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Medical workers wear masks as they walk back to GW hospital in D.C. Photo: Andrew Caballero-Reynolds/AFP/Getty Images

The U.S. government's great coronavirus airlift came not a minute too soon.

What they're saying: Trump administration officials are anonymously sounding the alarm that America's emergency stockpile of personal protective equipment is running dangerously low, the WashPost reports this afternoon

Why it matters: Masks, ventilators, face shields and gloves are the only things keeping health care workers healthy right now.

  • If they fall sick, that further reduces our health care system's capacity just when demand is surging well beyond what it can handle in the best-case scenario, Axios' Caitlin Owens says.
  • "The stockpile was ... never built or designed to fight a 50-state pandemic," a Homeland Security official told the WashPost.
  • "This is not only a U.S. government problem. The supply chain for PPE worldwide has broken down, and there is a lot of price-gouging happening."

The big picture: The World Health Organization warned about low stockpiles in early February.

  • Now the U.S. faces a monster outbreak in New York at the same time as other state outbreaks are beginning to surge.
  • This is also why states that aren't hurting yet need to pause elective medical procedures in order to preserve PPE. It's not clear the federal government will be able to help those whose surges come later.

Between the lines: U.S. medical personnel are being silenced for speaking out, Bloomberg reports.

  • Washington State: Ming Lin, an emergency room physician, "said he was told Friday he was out of a job because he’d given an interview ... detailing what he believed to be inadequate protective equipment and testing."
  • "In Chicago, a nurse was fired after emailing colleagues that she wanted to wear a more protective mask while on duty."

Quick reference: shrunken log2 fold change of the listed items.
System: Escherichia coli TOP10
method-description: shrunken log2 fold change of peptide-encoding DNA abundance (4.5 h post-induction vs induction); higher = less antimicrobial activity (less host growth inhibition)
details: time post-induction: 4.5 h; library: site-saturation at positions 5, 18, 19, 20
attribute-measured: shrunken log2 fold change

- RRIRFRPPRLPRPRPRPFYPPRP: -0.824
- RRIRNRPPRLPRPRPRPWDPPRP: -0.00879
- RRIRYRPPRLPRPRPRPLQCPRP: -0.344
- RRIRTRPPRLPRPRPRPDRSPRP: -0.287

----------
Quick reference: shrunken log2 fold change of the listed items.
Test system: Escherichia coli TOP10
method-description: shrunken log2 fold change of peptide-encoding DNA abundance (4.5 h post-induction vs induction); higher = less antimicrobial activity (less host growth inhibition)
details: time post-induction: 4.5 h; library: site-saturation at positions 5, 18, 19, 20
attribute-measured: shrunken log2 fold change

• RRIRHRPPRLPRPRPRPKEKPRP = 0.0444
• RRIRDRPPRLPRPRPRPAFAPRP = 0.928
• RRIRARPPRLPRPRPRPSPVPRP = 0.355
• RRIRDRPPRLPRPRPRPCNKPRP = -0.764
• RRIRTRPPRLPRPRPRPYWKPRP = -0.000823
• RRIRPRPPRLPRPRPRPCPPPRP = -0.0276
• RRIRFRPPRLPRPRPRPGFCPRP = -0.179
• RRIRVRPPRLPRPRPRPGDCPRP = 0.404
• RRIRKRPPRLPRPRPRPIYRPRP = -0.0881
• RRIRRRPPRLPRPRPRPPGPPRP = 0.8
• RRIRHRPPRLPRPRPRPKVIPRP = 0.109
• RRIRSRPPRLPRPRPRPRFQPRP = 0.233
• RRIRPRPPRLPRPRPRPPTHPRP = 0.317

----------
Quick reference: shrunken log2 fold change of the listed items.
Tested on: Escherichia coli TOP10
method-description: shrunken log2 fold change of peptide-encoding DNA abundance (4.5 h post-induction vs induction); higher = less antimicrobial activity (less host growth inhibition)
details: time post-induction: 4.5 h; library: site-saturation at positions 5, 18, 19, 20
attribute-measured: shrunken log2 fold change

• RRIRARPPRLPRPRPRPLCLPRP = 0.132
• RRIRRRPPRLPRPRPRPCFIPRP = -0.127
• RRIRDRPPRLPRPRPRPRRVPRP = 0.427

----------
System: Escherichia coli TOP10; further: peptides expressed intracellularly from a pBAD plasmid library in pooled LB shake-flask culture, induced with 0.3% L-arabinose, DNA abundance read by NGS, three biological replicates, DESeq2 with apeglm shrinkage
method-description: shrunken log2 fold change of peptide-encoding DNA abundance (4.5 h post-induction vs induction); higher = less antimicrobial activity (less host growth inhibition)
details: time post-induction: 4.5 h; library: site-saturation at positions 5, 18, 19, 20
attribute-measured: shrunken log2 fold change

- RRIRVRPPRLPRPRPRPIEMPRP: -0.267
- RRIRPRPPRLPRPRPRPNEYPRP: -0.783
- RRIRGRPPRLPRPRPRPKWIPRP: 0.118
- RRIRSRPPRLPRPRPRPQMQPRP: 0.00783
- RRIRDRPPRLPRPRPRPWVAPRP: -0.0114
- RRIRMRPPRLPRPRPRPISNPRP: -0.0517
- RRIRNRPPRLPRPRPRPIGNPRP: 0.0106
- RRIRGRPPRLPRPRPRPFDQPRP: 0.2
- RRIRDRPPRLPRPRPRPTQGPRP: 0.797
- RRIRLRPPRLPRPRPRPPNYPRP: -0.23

• "In New York, the NYU Langone Health system has warned employees they could be terminated if they talk to the media without authorization."

The bottom line: The N.Y. Times reports the CDC is considering advising everyone to wear a non-medical mask.

  • Current CDC guidelines say: "You may need to improvise a face mask using a scarf or bandana.”

Go deeper

11 mins ago - Politics & Policy

McConnell drops filibuster demand, paving way for power-sharing deal

Senate Majority Leader Chuck Schumer (R) and Minority Leader Mitch McConnell attend a joint session of Congress. Photo: Olivier Douliery/AFP via Getty Images

Senate Minority Leader Mitch McConnell has abandoned his demand that Democrats state, in writing, that they would not abandon the legislative filibuster.

Between the lines: McConnell was never going to agree to a 50-50 power sharing deal without putting up a fight over keeping the 60-vote threshold. But the minority leader ultimately caved after it became clear that delaying the organizing resolution was no longer feasible.

Scoop: Google won't donate to members of Congress who voted against election results

Sen. Ted Cruz led the group of Republicans who opposed certifying the results. Photo: Stefani Reynolds/Pool/AFP via Getty Images

Google will not make contributions from its political action committee this cycle to any member of Congress who voted against certifying the results of the presidential election, following the deadly Capitol riot.

Why it matters: Several major businesses paused or pulled political donations following the events of Jan. 6, when pro-Trump rioters, riled up by former President Trump, stormed the Capitol on the day it was to certify the election results.

2 hours ago - Politics & Policy

Minority Mitch still setting Senate agenda

Illustration: Aïda Amer/Axios

Chuck Schumer may be majority leader, yet in many ways, Mitch McConnell is still running the Senate show — and his counterpart is about done with it.

Why it matters: McConnell rolled over Democrats unapologetically, and kept tight control over his fellow Republicans, while in the majority. But he's showing equal skill as minority leader, using political jiujitsu to convert a perceived weakness into strength.